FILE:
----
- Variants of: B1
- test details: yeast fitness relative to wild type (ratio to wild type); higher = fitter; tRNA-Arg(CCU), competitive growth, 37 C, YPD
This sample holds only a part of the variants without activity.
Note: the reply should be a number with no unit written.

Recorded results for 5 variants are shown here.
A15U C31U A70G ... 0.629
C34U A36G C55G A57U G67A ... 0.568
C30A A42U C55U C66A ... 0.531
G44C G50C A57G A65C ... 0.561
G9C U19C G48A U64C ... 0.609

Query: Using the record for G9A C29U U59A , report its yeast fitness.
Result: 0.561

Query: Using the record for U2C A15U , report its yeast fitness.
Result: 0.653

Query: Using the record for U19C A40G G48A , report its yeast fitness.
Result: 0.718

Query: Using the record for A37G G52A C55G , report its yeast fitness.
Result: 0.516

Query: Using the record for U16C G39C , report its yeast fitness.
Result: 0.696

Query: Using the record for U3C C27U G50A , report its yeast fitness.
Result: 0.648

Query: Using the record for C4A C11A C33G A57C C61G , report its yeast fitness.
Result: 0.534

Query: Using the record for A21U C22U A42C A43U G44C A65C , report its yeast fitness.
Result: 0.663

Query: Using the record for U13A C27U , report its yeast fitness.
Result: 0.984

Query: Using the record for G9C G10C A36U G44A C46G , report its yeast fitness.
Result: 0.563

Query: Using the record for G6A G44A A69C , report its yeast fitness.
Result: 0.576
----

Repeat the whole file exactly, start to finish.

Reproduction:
- Variants of: B1
- test details: yeast fitness relative to wild type (ratio to wild type); higher = fitter; tRNA-Arg(CCU), competitive growth, 37 C, YPD
This sample holds only a part of the variants without activity.
Note: the reply should be a number with no unit written.

Recorded results for 5 variants are shown here.
A15U C31U A70G ... 0.629
C34U A36G C55G A57U G67A ... 0.568
C30A A42U C55U C66A ... 0.531
G44C G50C A57G A65C ... 0.561
G9C U19C G48A U64C ... 0.609

Query: Using the record for G9A C29U U59A , report its yeast fitness.
Result: 0.561

Query: Using the record for U2C A15U , report its yeast fitness.
Result: 0.653

Query: Using the record for U19C A40G G48A , report its yeast fitness.
Result: 0.718

Query: Using the record for A37G G52A C55G , report its yeast fitness.
Result: 0.516

Query: Using the record for U16C G39C , report its yeast fitness.
Result: 0.696

Query: Using the record for U3C C27U G50A , report its yeast fitness.
Result: 0.648

Query: Using the record for C4A C11A C33G A57C C61G , report its yeast fitness.
Result: 0.534

Query: Using the record for A21U C22U A42C A43U G44C A65C , report its yeast fitness.
Result: 0.663

Query: Using the record for U13A C27U , report its yeast fitness.
Result: 0.984

Query: Using the record for G9C G10C A36U G44A C46G , report its yeast fitness.
Result: 0.563

Query: Using the record for G6A G44A A69C , report its yeast fitness.
Result: 0.576